Association Between Changes in Habitual Physical Activity and Changes in Bone Density, Muscle Strength, and Functional Performance in Elderly Men and Women

Authors

  • Robin M. Daly PhD,

    1. From the *Department of Medicine, University of Melbourne, Western Hospital, Footscray, Melbourne, AustraliaClinical and Molecular Osteoporosis Research Unit, Department of Clinical Sciences, Lund University, Lund, SwedenDepartment of Orthopedics, Malmö University Hospital, Malmö, Sweden.
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  • Henrik G. Ahlborg MD,

    1. From the *Department of Medicine, University of Melbourne, Western Hospital, Footscray, Melbourne, AustraliaClinical and Molecular Osteoporosis Research Unit, Department of Clinical Sciences, Lund University, Lund, SwedenDepartment of Orthopedics, Malmö University Hospital, Malmö, Sweden.
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  • Karin Ringsberg PhD,

    1. From the *Department of Medicine, University of Melbourne, Western Hospital, Footscray, Melbourne, AustraliaClinical and Molecular Osteoporosis Research Unit, Department of Clinical Sciences, Lund University, Lund, SwedenDepartment of Orthopedics, Malmö University Hospital, Malmö, Sweden.
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  • Per Gardsell MD,

    1. From the *Department of Medicine, University of Melbourne, Western Hospital, Footscray, Melbourne, AustraliaClinical and Molecular Osteoporosis Research Unit, Department of Clinical Sciences, Lund University, Lund, SwedenDepartment of Orthopedics, Malmö University Hospital, Malmö, Sweden.
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  • Ingemar Sernbo MD,

    1. From the *Department of Medicine, University of Melbourne, Western Hospital, Footscray, Melbourne, AustraliaClinical and Molecular Osteoporosis Research Unit, Department of Clinical Sciences, Lund University, Lund, SwedenDepartment of Orthopedics, Malmö University Hospital, Malmö, Sweden.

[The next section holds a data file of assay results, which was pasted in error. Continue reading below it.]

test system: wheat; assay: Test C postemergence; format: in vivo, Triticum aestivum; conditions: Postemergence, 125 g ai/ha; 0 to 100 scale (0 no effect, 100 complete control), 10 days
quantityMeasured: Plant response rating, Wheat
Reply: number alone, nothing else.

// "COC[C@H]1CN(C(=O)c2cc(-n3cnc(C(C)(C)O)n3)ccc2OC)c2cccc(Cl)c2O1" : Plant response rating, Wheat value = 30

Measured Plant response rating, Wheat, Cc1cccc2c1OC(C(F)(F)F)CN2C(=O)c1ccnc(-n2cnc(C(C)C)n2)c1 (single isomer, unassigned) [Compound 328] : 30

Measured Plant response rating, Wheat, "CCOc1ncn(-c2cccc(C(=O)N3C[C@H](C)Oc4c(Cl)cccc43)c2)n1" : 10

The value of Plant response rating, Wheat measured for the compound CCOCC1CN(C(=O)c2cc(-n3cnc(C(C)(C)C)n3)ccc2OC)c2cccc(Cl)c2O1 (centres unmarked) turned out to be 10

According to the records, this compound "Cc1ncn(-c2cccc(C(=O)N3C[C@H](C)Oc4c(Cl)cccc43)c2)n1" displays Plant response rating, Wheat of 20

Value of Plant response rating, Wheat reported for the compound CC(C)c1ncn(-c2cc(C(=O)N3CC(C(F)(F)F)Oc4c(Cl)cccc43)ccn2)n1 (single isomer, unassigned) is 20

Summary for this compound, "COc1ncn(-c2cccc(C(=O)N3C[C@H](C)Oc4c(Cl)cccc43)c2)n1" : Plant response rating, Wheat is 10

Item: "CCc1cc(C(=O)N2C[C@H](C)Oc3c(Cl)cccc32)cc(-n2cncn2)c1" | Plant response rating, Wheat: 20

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  • Magnus K. Karlsson MD

    1. From the *Department of Medicine, University of Melbourne, Western Hospital, Footscray, Melbourne, AustraliaClinical and Molecular Osteoporosis Research Unit, Department of Clinical Sciences, Lund University, Lund, SwedenDepartment of Orthopedics, Malmö University Hospital, Malmö, Sweden.
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  • Presented at the 34th European Symposium on Calcified Tissues.

Address correspondence to Robin M. Daly, PhD, Department of Medicine, University of Melbourne, Western Hospital, Footscray, Melbourne 3011, Australia. E-mail: rdaly@unimelb.edu.au

Abstract

OBJECTIVES: To investigate the long-term effects of habitual physical activity on changes in musculoskeletal health, functional performance, and fracture risk in elderly men and women.

DESIGN: Ten-year prospective population-based study.

SETTING: Malmö-Sjöbo Prospective Study, Sweden.

PARTICIPANTS: Participants were 152 men and 206 women aged 50, 60, 70, and 80 who were followed for 10 years.

MEASUREMENTS: Distal radius bone mineral density (BMD) (single photon absorptiometry), upper limb muscle (grip) strength, balance, gait velocity, occupational and leisure-time activity, and fractures (interview-administered questionnaire) were reassessed after 10 years. Annual changes for all measures were compared between participants with varying habitual physical activity histories at baseline and follow-up: inactive–inactive (n=202), active–inactive (n=47), inactive–active (n=49), and active–active (n=60). Data for men and women were pooled, because there were no sex-by-activity group interactions. To detect possible differences in fracture incidence between the varying habitual activity groups, participants were classified into two activity groups based on their activity classification at baseline and follow-up: inactive:less active versus active:more active.

RESULTS: The annual rate of bone loss was 0.6% per year less in individuals classified as active at both time points than in those classified as inactive at both time points (P<.01). Similar results were observed for balance, but there was no effect of varying habitual activity on changes in muscle strength or gait velocity. There were also no differences in fracture incidence between individuals categorized as active:more active and those categorized as inactive:less active during the follow-up (adjusted hazard ratio=0.90, 95% confidence interval (CI)=0.42–1.90).

CONCLUSION: This study showed that elderly men and women who maintained a habitually active lifestyle over 10 years had lower bone loss and retained better balance than those who remained habitually inactive.

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